I ran out of fabric and had to piece the waistband with plain white linen: Felicity’s skirt has a seam at the top of the waistband with plain white linen as the backing, and all of the back pieces and ties completely in plain white. She wrapped the ties back to the front in these photos and then wore a boxy over blouse, so you can’t see them at all.

I top stitched the pleats and flat felled the side seams. And then covered the seams up with enormous wrap around pockets. You could fit a novel in these, with room to spare!

I like this skirt and this style a lot. Perhaps I might steal it from her wardrobe. Or make myself one of my own…

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Fun Sewing: Cleo Dungaree Dress

Does a 50 year-old woman need a teal blue dungaree dress?

Did she sew one anyway?

Course she did!

And put all the pockets on the front …

…and the tiny slit at the back, because she didn’t pay enough attention to the (excellent) instructions.

Pattern: Tilly and the Buttons Cleo

Size: I made a 6 in the longer length

Fabric: Stretch cotton denim in my favouite colour. This fabric is a long term stash dweller; an online purchase from Gorgeous Fabrics over 4 years ago.

Jeans buttons are so much fun to hammer in.

Mine are from the Button Bar in Adelaide Arcade and they are the two pronged ones. They didn’t go in perfectly straight , because I am an amateur button hammerer, so I hope they hold okay.

Fun to sew, fun to wear.

I love my Cleo!

 

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Party at the back dress: BurdaStyle 08/2014 #116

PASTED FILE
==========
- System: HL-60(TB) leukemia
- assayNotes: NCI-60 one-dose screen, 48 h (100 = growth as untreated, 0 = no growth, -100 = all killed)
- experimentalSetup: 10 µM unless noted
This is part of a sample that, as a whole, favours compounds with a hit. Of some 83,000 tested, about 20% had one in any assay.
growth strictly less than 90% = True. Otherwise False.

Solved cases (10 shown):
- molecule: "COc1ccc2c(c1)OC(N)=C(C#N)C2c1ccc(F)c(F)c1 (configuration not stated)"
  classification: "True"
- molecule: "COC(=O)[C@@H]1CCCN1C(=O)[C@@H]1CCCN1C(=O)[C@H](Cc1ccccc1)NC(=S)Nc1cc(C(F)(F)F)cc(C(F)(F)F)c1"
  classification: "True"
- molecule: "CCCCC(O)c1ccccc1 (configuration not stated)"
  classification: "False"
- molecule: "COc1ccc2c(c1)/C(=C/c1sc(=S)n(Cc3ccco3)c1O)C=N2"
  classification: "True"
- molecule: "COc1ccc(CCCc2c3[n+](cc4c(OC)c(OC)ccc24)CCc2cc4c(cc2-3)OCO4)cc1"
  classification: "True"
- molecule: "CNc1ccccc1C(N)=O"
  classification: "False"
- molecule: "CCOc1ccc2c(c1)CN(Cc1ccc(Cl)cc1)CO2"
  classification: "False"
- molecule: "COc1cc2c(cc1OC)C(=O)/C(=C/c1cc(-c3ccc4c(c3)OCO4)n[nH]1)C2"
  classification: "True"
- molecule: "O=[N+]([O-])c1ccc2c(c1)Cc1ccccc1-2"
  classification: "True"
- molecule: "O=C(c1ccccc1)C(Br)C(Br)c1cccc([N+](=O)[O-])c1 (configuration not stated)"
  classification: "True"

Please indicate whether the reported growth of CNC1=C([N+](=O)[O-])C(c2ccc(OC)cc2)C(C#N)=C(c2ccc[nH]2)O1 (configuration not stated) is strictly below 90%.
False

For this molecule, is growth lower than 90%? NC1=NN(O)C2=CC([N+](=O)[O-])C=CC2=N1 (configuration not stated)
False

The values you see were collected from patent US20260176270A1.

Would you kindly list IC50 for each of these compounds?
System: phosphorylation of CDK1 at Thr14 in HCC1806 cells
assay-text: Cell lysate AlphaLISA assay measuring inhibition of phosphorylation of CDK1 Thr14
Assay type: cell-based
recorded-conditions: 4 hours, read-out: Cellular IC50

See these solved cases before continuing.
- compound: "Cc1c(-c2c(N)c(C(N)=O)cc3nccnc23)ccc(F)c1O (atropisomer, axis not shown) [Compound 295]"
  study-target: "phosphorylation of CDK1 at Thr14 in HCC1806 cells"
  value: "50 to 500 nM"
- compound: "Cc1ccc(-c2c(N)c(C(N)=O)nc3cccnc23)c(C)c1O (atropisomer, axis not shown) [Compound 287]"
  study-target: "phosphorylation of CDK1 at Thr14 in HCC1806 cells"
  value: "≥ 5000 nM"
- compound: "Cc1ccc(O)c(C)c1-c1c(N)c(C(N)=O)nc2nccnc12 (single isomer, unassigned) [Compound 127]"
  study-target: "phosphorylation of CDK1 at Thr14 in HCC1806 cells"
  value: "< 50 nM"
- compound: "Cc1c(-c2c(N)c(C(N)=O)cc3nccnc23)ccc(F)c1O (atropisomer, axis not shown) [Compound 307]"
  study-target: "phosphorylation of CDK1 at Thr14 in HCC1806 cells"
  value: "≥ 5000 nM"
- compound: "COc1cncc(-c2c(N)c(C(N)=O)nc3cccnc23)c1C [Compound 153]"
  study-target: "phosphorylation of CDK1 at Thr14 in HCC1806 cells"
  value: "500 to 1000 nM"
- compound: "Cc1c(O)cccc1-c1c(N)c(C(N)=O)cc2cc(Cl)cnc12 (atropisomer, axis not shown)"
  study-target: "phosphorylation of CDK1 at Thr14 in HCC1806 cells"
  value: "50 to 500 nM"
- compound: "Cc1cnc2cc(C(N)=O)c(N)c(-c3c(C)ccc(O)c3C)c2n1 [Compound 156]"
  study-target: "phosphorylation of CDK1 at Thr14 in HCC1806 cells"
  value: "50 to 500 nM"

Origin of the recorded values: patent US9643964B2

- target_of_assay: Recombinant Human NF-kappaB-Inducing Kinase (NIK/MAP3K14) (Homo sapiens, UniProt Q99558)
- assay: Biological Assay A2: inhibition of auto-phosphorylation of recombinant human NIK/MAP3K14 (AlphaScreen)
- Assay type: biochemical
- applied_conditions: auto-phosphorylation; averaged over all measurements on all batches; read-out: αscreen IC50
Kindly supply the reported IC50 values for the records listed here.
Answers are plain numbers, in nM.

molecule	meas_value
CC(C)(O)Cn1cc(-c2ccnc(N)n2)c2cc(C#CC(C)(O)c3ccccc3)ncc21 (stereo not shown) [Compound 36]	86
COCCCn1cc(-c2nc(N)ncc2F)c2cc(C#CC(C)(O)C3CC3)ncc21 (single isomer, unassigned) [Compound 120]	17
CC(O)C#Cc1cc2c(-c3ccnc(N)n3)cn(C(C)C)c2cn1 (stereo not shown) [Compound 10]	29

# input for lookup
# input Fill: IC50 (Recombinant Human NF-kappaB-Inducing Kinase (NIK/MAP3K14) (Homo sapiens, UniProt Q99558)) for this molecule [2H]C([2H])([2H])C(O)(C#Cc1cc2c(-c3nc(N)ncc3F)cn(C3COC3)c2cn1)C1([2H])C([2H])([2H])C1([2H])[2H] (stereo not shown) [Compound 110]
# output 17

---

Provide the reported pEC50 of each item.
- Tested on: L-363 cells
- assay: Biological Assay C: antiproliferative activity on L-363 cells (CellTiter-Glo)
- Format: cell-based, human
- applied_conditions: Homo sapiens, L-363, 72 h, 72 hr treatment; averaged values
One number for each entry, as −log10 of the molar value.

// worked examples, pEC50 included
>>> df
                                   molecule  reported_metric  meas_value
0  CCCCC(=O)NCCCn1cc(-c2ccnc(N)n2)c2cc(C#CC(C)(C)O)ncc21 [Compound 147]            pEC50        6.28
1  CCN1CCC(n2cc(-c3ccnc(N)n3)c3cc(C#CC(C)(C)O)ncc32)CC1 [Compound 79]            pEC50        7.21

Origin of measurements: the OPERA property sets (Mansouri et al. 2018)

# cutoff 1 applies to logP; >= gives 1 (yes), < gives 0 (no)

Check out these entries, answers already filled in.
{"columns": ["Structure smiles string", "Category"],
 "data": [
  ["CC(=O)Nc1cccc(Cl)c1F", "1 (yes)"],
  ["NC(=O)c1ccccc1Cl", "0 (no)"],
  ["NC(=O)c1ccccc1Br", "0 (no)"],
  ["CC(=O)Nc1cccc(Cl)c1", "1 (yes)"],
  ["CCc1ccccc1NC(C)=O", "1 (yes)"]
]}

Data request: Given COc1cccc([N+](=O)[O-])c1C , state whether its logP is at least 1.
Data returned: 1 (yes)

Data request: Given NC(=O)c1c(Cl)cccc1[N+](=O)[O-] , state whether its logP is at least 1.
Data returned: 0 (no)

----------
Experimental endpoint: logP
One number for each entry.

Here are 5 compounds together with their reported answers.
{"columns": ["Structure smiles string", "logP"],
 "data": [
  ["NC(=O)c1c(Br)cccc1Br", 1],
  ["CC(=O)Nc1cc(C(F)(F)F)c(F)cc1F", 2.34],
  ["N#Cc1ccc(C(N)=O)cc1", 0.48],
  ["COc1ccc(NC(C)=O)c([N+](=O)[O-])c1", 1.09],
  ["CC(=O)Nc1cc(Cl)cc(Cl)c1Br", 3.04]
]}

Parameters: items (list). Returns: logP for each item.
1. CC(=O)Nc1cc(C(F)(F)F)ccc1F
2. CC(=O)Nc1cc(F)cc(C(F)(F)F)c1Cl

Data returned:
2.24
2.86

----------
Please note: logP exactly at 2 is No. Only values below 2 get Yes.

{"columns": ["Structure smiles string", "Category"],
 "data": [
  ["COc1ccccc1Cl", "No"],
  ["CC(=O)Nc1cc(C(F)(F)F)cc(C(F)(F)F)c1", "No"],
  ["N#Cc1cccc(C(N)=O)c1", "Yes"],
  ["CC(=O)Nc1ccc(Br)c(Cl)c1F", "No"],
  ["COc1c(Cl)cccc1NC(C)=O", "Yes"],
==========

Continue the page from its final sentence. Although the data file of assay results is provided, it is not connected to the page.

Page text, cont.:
Looks like a sweet little dress at the front

But it’s all party at the back with its lower back cut out, full skirt and mullet hem

Yes, I added pockets.

Because. Pockets are a Thing.

Technical details

Pattern: BurdaStyle 08/2014 #116

Size: I made a 42 with a 2.5 cm FBA. I didn’t sew up the vertical dart that this adjustment added, just gathered the bodice waist into the skirt. The waist is elasticized, so you’d never know. Except I just told you.

The fabric was Japanese cotton from my local Spotlight store. It was only 105 cm wide, so I added a centre back seam to the skirt. With the selvedge in the seams so I don’t forget.

The centre back seam meant I didn’t need to add an eyelet or button hole for the ties to come out, because I could just leave an opening in the seam.

Burda’s instructions for the elastic and ties were particularly bad. I ditched them and just did what Dawn of Two On, Two Off did.

Other changes: I didn’t line the bodice, but used self bias binding for the neck and armscyes instead.

It’s about 6 cm shorter than Burda drafted, and Felicity is above average height. We were going for more of a sundress vibe than a long and flowing tea dress.

And look! Sunbeams!

I love this dress! Think Felicity likes it too…